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Let’s say you’re an NFL wide receiver, and you decide to retire. And when you do you lead the league in career catches and yards receiving, breaking records set by a Hall-of-Famer considered one of the greatest pass catchers of all time.

So what’s next?

Easy. Canton, that’s what. Probably on the first ballot, too. It happened with Jerry Rice, and it happened with Steve Largent. So why hasn’t it happened with Billy Howton?

When the former Green Bay star exited the NFL in 1963 he was its career leader in catches and yards receiving, eclipsing records set years earlier by Hall-of-Famer Don Hutson. I suspect you’ve heard of him. But I also suspect you may not have heard of Billy Howton and how unfortunate.

Because you should. And now you will.

From beginning to end in his 12-year NFL career he made an impact. As a rookie second-round draft pick in 1952, he produced 1,231 yards in receptions, averaged 102.3 yards a game and scored 13 times. His 13 TDs were a rookie record that stood until Gale Sayers – another Hall of Famer – broke it in 1965 and a rookie receiving record until Randy Moss – another Hall of Famer – broke it in 1998.

He caught a franchise-record 257 yards in passes in a 1956 game vs. the Rams, and to put that in context consider this: The Rams led the league that season in yards passing, averaging 202 yards per game – or 55 fewer than Howton had in one afternoon.

That was one of two games where Howton broke 200 yards, the only Packer other than Hutson (he had four) with more than one. In seven years at Green Bay, he led the team in catches six consecutive years, the league in receiving twice and the league in touchdown catches once. Plus, he did all that with a Green Bay team that was as inept as he was magnificent, with the Packers losing over twice as many games as they won (26-56-2) during Howton’s tenure.

In his one season in Cleveland, he led the Browns in catches. In four years with Dallas, he led the Cowboys twice, including a career-best 56 receptions in 1961. He averaged 18.4 yards a catch with Green Bay and finished with 43 career TDs in 80 games there, an average of 8.6 per year in a 16-game season. He also produced 5,581 yards with the Packers, an average of 1,116.2 over 16 games.

I think you get the picture. Billy Howton was special. So why doesn’t anyone outside of Green Bay remember him? The Packers put him in their Hall of Fame in 1974, and you’d think Canton wouldn’t be far behind. But it was.

And it still is.

Howton hasn’t been a semifinalist or finalist for the Hall in his 52 years of eligibility, including this year’s Centennial Class. He should have been a contender for one of the 10 spots reserved for senior inductees, but he wasn’t. In fact, he didn’t even make the first cut to 20.

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In short, Billy Howton has been forgotten, and, sorry, after first writing about him three years ago I still don’t get it. So I turned to NFL historians for explanations, and here’s what they said:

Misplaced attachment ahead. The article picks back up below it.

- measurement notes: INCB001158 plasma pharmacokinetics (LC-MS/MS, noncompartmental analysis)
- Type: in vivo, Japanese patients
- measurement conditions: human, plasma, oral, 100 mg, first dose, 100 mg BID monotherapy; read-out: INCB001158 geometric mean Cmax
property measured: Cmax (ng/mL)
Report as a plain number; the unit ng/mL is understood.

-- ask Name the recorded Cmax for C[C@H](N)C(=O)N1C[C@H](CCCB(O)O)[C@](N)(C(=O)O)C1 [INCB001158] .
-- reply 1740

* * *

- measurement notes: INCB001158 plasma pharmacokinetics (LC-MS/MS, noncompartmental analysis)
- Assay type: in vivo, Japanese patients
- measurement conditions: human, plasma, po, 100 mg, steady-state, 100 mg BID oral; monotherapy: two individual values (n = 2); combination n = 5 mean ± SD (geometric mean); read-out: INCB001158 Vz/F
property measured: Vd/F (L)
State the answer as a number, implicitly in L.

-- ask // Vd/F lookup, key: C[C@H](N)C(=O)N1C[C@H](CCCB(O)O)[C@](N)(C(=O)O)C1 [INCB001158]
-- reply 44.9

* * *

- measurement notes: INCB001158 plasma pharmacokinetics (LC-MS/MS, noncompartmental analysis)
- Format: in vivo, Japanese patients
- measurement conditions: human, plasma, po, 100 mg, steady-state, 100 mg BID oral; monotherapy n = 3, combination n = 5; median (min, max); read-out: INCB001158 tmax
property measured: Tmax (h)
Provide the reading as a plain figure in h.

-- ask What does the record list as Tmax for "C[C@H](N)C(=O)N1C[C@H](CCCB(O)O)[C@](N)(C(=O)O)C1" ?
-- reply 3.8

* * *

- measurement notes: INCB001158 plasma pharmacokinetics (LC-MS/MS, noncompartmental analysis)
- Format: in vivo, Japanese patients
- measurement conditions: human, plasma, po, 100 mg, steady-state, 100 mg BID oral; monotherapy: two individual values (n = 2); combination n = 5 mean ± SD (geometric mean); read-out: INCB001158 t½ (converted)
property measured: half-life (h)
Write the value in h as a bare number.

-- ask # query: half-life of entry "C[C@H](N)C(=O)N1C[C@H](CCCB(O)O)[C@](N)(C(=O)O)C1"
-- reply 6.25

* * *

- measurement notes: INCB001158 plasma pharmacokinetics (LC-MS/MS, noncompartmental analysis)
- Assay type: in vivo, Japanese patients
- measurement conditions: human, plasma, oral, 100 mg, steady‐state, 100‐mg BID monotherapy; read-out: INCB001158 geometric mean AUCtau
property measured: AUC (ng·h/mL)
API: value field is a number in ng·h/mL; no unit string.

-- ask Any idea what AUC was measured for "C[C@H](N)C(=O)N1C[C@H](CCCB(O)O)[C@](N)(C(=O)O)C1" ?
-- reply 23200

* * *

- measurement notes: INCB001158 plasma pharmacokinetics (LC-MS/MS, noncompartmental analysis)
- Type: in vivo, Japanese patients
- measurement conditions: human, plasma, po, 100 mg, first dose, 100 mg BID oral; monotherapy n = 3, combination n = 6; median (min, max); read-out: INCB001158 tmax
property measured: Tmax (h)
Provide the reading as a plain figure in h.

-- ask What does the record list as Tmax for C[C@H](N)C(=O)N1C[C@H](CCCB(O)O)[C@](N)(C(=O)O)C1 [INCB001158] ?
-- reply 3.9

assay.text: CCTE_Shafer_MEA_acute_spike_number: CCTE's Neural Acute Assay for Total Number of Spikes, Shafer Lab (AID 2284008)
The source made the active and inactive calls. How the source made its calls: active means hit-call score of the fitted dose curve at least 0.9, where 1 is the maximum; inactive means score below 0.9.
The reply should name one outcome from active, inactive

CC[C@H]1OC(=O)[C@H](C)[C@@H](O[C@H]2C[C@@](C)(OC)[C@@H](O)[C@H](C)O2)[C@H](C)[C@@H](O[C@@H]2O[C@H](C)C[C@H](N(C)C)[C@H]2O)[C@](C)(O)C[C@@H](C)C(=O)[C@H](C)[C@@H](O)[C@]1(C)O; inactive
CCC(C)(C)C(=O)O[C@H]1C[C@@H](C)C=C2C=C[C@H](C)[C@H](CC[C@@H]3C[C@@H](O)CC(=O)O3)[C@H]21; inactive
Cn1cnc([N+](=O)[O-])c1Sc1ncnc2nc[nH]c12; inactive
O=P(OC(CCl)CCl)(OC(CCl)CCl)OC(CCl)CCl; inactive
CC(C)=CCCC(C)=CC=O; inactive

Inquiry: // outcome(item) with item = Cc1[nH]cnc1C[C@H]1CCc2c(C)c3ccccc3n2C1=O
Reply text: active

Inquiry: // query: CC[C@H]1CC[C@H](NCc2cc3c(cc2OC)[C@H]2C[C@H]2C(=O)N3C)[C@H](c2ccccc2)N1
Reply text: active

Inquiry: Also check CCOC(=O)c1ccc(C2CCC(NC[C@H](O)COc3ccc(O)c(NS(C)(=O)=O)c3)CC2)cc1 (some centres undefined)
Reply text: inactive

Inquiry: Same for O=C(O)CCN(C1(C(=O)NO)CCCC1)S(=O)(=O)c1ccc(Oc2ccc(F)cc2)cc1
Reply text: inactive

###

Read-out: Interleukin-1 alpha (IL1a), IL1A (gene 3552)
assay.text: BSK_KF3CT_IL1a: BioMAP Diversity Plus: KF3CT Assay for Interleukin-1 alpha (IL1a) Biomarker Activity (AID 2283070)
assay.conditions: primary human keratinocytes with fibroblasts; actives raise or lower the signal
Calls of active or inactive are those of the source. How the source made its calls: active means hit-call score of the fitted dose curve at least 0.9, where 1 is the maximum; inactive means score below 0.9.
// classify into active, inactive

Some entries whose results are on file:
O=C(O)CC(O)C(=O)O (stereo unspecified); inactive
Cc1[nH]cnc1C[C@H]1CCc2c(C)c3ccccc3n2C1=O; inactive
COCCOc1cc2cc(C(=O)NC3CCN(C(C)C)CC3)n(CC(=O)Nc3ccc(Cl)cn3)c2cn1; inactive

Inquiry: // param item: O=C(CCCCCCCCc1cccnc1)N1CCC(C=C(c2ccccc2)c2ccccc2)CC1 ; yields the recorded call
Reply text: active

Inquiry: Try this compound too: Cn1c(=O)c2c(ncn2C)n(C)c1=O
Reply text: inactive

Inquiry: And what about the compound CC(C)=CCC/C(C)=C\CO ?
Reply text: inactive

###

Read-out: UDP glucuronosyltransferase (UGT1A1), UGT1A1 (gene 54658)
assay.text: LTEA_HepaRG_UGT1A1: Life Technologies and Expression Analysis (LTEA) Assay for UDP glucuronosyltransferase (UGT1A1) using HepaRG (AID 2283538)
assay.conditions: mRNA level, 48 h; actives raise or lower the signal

-- He wasn’t a dominant player, overshadowed by receivers like Del Shofner, Pete Pihos and Harlon Hill. They point to the dearth of All-Pro designations as evidence. Nevertheless, all believe he deserves Hall-of-Fame consideration, with one giving him a pass to Canton.

-- His teams’ lack of success. He played for only one winner – Cleveland in 1959 when the Browns were 7-5. One problem with that argument: Safety Bobby Dillon was part of those 1950s' Packers ... and he was just elected to the Centennial Class.

-- He didn’t hold career records for long. They were broken by Hall-of-Famer Raymond Berry, who retired after the 1967 season.

-- NFLPA activism. As president of the union, he played a significant role in gaining a pension fund for players – a hot-button issue at the time.

-- He wasn’t part of the Lombardi Packers. More to the point, Lombardi didn’t value him because he liked receivers who could block – an area where Howton fell short. Lombardi traded Howton to Cleveland shortly after taking over the Packers n 1959.

-- He wasn’t chosen to the 1950s’ all-decade team, though ProFootballReference.com has him listed as a second-team pick.

OK, I understand all that. But I also understand we live in an era where numbers matter, and when a guy retires as the all-time leader in catches and yards receiving, breaks Don Hutson’s records, sets a rookie record that stands for over four decades and averages over 18 yards a reception for the first seven years of his career doesn’t he deserve at least a look by the Hall?

I don’t care that he didn’t win a championship. Terrell Owens, Randy Moss, Cris Carter, Tim Brown and Largent didn’t, either. I don’t care that he wasn’t all-decade. Isaac Bruce is the latest wide receiver to reach Canton, and he missed the cut, too. So Howton led the league in receptions just once. Tell me how many times that happened with Moss, Owens and Largent.

One less, that’s how many.

All I’m saying is that Billy Howton deserves more than he’s gotten from Hall-of-Fame voters. And what he deserves is an audience so that his candidacy … or what’s left of it … can be debated.

There’s a litany of Hall-of-Fame candidates who whine about not being first-ballot choices, but Howton – with credentials from a non-passing era that dwarf many modern-day receivers – hasn’t been a 52nd-ballot choice. Yet nobody’s complaining.

Why? Because he’s on nobody’s radar. Not now. Not ever. And that’s hard to fathom.